Tips and recommendations for healthy travel to top destinations
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Learn more about the travel visa requirements for top destinations
Egypt’s 3,000 year history is rich and complex, filled with more than just mummies and pyramids. This land has ties to people and places that existed milleniums ago.
There are many sights to see in Egypt. The pyramids of Giza, the oldest of the original seven wonders of the world, remain still largely intact. The life-giving Nile River. The legendary tomb of King Tut.
But, as many sights as there are in Egypt, recent conflict in and around the country has increased the risks of travel there.
Yes, some vaccines are recommended or required for Egypt. The CDC and WHO recommend the following vaccines for Egypt:
Decisions should be made based on travel plans and whether there is an increased personal risk for contracting certain diseases.
The CDC lists Egypt as a region where cholera may be present.
The last major cholera outbreak was in 1947. It had a death rate of 50% and took over 10,000 lives. The health campaign that followed nearly eradicated the disease from the country.
Travelers should consider the cholera vaccine, Vaxchora, as part of their health preparations.
US Citizens must have a visa to travel to Egypt as well as a valid passport.
Single and multiple entry visas are available that permit a stay in Egypt of up to 30 days.
If you attempt to leave Egypt after the end date noted on your visa, you will be fined. Should you find yourself in this situation, be sure to arrive at the airport well before your flight and with plenty of Egyptian currency.
For more information, see our Egypt visa page. Or contact a Passport Health Passport and Visa specialist by calling 1-844-366-8472 or by filling out our online form.
Egypt only has two seasons – a hot summer and a moderate winter. In general, Egyptian days are warm or hot and nights are cool or even cold. While the majority of Egypt is desert, there are four unique physical regions with different climates.
The Nile Region
The Pyramids of Giza are located in the northeast corner of this region.
This region is one of the driest areas in the Sahara Desert. It spans from the Mediterranean Sea south to the Sudanese Border, and from the Libyan border east to the Nile River Valley. The area rarely sees any rain. Hot, dry sandstorms, called khamsins, are common in the spring months and can be dangerous.
Temperatures vary greatly. In summer months, temperatures can get up to 110 degrees Fahrenheit during the day and 45 degrees Fahrenheit at night. In winter months, temperatures fluctuate less, but the desert can get to 65 degrees celsius during the day and as low as 30 degrees celsius at night.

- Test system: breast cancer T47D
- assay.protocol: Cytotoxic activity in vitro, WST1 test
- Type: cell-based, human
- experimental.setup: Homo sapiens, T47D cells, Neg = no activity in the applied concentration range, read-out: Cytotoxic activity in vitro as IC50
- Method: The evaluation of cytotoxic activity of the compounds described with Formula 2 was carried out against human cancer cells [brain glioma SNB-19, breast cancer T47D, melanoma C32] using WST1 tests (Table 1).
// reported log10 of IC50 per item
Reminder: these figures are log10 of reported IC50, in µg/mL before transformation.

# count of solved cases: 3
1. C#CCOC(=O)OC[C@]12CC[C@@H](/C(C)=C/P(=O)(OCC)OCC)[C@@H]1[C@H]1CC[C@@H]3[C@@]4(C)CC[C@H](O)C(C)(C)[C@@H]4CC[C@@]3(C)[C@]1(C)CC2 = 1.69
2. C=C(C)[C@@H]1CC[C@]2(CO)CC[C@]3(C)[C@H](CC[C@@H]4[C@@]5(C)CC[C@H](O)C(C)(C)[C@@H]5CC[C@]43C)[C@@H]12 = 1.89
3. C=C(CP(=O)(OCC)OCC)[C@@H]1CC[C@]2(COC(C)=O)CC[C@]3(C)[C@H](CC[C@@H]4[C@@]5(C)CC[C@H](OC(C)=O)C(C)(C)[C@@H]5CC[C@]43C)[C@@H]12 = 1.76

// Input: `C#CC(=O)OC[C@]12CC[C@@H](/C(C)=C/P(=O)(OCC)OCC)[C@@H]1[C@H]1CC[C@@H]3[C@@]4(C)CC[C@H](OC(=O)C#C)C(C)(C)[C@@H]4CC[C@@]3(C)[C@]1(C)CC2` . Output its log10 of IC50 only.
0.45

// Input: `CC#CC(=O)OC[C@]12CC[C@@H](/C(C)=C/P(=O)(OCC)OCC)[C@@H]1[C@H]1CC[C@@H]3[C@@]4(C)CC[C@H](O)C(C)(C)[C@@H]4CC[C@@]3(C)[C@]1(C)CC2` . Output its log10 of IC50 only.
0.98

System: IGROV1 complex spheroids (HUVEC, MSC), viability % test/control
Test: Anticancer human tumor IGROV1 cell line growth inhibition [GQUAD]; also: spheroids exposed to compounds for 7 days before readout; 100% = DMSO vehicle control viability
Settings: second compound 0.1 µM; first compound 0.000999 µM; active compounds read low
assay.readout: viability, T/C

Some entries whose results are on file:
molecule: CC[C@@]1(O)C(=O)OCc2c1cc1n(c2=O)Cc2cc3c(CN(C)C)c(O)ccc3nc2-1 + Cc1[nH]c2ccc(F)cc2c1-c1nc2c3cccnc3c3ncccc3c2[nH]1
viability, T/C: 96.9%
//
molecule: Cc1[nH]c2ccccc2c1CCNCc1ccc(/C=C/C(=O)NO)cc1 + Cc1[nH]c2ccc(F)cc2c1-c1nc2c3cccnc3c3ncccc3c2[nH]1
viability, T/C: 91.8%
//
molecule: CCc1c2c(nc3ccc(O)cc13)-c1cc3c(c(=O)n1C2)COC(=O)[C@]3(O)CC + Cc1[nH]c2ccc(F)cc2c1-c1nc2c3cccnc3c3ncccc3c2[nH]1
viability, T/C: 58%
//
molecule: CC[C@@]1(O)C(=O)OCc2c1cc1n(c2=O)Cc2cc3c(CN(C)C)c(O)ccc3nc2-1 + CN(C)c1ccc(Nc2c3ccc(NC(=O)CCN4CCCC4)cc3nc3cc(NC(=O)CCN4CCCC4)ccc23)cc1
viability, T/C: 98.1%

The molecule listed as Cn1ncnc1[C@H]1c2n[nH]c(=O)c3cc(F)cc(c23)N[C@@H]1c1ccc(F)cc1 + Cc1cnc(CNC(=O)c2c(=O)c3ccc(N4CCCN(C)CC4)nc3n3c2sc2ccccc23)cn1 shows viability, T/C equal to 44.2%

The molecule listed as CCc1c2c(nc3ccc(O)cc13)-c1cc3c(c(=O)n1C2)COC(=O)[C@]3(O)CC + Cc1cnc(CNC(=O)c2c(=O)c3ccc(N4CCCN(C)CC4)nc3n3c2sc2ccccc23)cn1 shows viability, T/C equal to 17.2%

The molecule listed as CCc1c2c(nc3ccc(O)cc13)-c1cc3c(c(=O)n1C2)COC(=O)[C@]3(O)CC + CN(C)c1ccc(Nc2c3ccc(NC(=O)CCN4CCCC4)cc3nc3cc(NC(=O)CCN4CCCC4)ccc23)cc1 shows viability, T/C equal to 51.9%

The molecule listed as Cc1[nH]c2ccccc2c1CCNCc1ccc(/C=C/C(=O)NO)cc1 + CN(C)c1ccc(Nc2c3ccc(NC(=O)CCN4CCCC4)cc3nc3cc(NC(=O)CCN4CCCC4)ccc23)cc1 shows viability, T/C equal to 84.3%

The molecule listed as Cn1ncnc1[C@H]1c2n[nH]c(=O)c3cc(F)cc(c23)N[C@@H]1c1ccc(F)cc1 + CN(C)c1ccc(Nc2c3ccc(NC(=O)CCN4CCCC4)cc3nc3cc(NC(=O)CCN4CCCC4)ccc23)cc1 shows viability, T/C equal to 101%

The Eastern Desert is mountainous. The topography increases east of the Nile to become dry, rocky hills, the Red Sea Mountains, at elevations around 1,900 meters or higher. This is a dry, desolate area that is isolated from the rest of the country. There is not much in this part of the country because it is not suitable for agriculture or other sustained settlements.
This is a triangular peninsula that connects Asia with Africa. It is also known as the Sinai Desert because of its arid climate. The rest of Egypt is to the West, Israel and the Gaza Strip to the east. The Mediterranean Sea is to the north and the Red Sea is to the south.
The peninsula has two distinctly different climates. The northern part of the peninsula, closer to the Mediterranean, is dry and intensely hot during the summer and sees more rain during the winter. The southern part, closer to the Red Sea, is at higher elevation and is more prone to clouds, especially near the tops of the hills. The temperatures fluctuate a little more, getting cooler at night. Humidity is higher near the coasts on the peninsula.
Non-essential travel to Egypt is not recommended. The U.S. Department of State has issued travel warnings to Egypt.
Travelers should avoid going to the Western Desert toward the Libyan border and the Sinai Peninsula due to an unpredictable security situation.
When traveling to coastal resorts, exercise a high degree of caution.
Travelers should use reputable Egyptian travel agencies if they still decide to make the trip. Those agencies are informed about the security issues and will know how to best advise.
All Americans visiting Egypt should register online with the US State Department before departure. This will inform the office of your travel plans within the country and will allow them to reach out in the case of an emergency or evacuation.
If you plan to purchase a local SIM card you can also enter your phone number to receive SMS updates from the office.
U.S. Embassy Cairo
5 Tawfik Diab Street
Garden City, Cairo
Telephone: (20-2) 2797 3300
Fax: (20-2) 2797 3200
Visit the Embassy of the United States to Egypt website prior to your departure to confirm correct contact details for the office.
If you have any questions about traveling to Egypt or are wondering what shots you may need for your trip, schedule an appointment by calling or book online now!
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